Death And Mortality In William Shakespeare And John Donne's Holy Sonnet 73
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Themes of death and mortality appear frequently in poetry. Thinking about one’s own mortality, or the mortality of a loved one can be uncomfortable. Poets often discuss these distressing ideas in their writings. Two influential English poets, William Shakespeare and John Donne, included these themes in their poetry. In Shakespeare’s Sonnet 73, the speaker uses a series of metaphors to represent the process of growing old. In Donne’s Holy Sonnet 10, the speaker personifies death, and argues that death is not as fearful as it appears to be. Shakespeare and Donne invoke different tones and metaphorical images to portray feelings of death and mortality.
A sonnet is a 14-line poem that is typically written in iambic pentameter. In a Petrarchan, or Italian, sonnet, the poem is divided into two parts, an octave and a sestet. The beginning of the sestet is called the volta, which signifies a change of tone in the sonnet. The typical rhyme…show more content… Another sonnet form is the Shakespearean, or English, sonnet. This type sonnet consists of three quatrains and a couplet. The rhyme scheme is usually abab, cdcd, efef, gg. Shakespeare’s Sonnet 73 is written in the Shakespearean form while Donne’s Sonnet 10 is written in the Petrarchan from.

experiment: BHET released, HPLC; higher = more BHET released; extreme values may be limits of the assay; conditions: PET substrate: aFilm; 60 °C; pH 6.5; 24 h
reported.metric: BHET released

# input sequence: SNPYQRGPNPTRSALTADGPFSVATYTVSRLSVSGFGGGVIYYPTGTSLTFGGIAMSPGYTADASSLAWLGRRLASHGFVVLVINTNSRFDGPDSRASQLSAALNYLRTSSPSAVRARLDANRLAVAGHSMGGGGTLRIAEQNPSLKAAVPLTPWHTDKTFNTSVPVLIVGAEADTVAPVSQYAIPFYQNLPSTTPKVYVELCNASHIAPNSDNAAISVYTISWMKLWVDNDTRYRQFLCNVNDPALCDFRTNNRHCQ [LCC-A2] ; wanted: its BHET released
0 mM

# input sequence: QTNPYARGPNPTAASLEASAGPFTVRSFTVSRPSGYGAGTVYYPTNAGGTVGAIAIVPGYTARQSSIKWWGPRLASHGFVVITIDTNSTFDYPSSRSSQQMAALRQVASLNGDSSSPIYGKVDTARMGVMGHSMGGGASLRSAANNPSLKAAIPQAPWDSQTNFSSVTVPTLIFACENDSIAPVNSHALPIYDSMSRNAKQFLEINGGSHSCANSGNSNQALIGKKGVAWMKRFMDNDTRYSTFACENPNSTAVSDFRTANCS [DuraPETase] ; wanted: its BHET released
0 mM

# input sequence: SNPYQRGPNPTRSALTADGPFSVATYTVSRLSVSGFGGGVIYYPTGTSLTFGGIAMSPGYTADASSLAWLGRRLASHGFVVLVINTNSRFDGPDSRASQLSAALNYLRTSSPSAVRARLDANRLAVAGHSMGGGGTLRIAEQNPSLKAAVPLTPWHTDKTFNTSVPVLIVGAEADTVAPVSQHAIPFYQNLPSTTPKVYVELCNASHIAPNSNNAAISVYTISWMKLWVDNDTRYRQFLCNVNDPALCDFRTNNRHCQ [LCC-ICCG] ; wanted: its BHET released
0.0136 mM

In Shakespeare’s Sonnet 73, each quatrain invokes a different metaphor to represent the aging process. The first quatrain suggests that the speaker is at the autumn at his life when he says, “That time of year thou may’st in me behold / When yellow leaves, or none, or few, do hang / Upon those boughs which shake against the cold / Bare ruined choirs, where late the sweet birds sang.” Words such as “cold” and “bare” convey ideas such as harshness and loneliness that are associated with old age. In the second quatrain, the speaker compares himself to, “the twilight of such